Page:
The basic fiber of the operation of the Web today is based on pages (and metadata that defines pages) and hyperlinks. To find “things” we go to one of several search sites, most notably Google, Bing and Yahoo. These search engines crawl the web automatically producing an index of the words, pages and links that make up the web.
The basic fiber of the operation of the Web today is based on pages (and metadata that defines pages) and hyperlinks. To find “things” we go to one of several search sites, most notably Google, Bing and Yahoo. These search engines crawl the web automatically producing an index of the words, pages and links that make up the web. Google’s rise to dominance was a combination of the strength of its algorithms and the concept of “pagerank” that was used to rank order web pages based on an interative algorithm that looks at pages in relation to other pages (and votes up pages with more links, type of links, trust, etc.). PageRank has become a very important part of marketing optimization of web pages and helped create Google’s dominance in search advertising based on context. Here’s a graph that shows Google’s current position among the top 5 search engines from Statcounter.com:
The web has evolved though and there are new ways of organizing that are developing. Facebook’s recent move to shift from a hyperlinked organization scheme to a people-centric approach through creating the open graph is one such attempt. I wrote about it here. The paradigm of a socially connected web could lead to new ways of finding “things”.
The web continues to evolve of course and for several years there has been discussion, research and development towards Web 3.0 or the Semantic Web. Here’s a simplified diagram of the stages of the web:
Finding things on the web however is anything but easy, whether we’re using words, phrases or social connections. Using search engines and hyperlinks is often something of an exercise in attention deficit disorder thinking (and I should know). Now maybe I’m part of the problem in this, since my ADD brain does love chasing shiny objects, but I often start looking for something on the web to end up hours later with a pile of unrelated information and absolutely nothing about the original subject. The problem is the underlying structure, it’s just to easy to not find what you’re looking for because words are not precise and unique. Think about it, what happens when you search on something simple like “train”? You get Amtrak, multiple city transit web sites, train history, train videos, train pics and finally the band train (which was what you were looking for in the first place). People names are even worse (unless you’re luck and have a unique name). That’s one of the basic things that the semantic web is supposed to solve. In the simplest form the semantic web is supposed to create uniqueness of things so that they can be found and used in a much more efficient and effective way. The idea is to create methods and technology to enable computers to “understand” the meaning of words. That’s what Metaweb and its Freebase entity database is designed to do, provide order and uniqueness.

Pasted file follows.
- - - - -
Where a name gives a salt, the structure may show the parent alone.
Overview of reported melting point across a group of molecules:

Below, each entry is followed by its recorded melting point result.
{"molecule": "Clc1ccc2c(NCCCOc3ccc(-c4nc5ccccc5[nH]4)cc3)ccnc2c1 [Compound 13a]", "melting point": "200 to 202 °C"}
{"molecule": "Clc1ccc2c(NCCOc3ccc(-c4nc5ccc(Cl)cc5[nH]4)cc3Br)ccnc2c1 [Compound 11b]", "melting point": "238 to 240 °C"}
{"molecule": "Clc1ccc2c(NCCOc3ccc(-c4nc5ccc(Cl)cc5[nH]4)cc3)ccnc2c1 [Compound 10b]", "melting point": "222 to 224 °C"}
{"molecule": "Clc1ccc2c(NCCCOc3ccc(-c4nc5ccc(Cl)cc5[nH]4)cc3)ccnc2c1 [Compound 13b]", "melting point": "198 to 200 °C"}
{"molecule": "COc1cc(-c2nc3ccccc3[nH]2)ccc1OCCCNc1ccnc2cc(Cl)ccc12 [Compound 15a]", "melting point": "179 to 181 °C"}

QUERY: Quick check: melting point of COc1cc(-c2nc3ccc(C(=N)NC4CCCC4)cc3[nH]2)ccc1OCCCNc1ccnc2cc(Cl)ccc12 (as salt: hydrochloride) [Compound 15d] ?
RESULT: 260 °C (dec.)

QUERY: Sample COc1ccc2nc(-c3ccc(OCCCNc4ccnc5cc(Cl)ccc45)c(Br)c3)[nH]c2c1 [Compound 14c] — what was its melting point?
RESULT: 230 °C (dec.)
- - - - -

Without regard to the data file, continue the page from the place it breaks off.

Freebase provides an open database of information about all sorts of things ranging from music to movies. The idea is to open source the collection of relevant data tied to unique entities that reside in an open format that can be accessed and used by web sites, people, etc. The massive scale database increases in impact based on its rapidly increasing size. Google already uses Freebase’s information in Google News searches so the acquisition is a natural fit. Here’s a video from Metaweb that gives an excellent overview of Freebase:
This acquisition is a strong move for Google and for the general semantic web movement. It will be interesting to see how Google integrates Freebase into it’s offerings.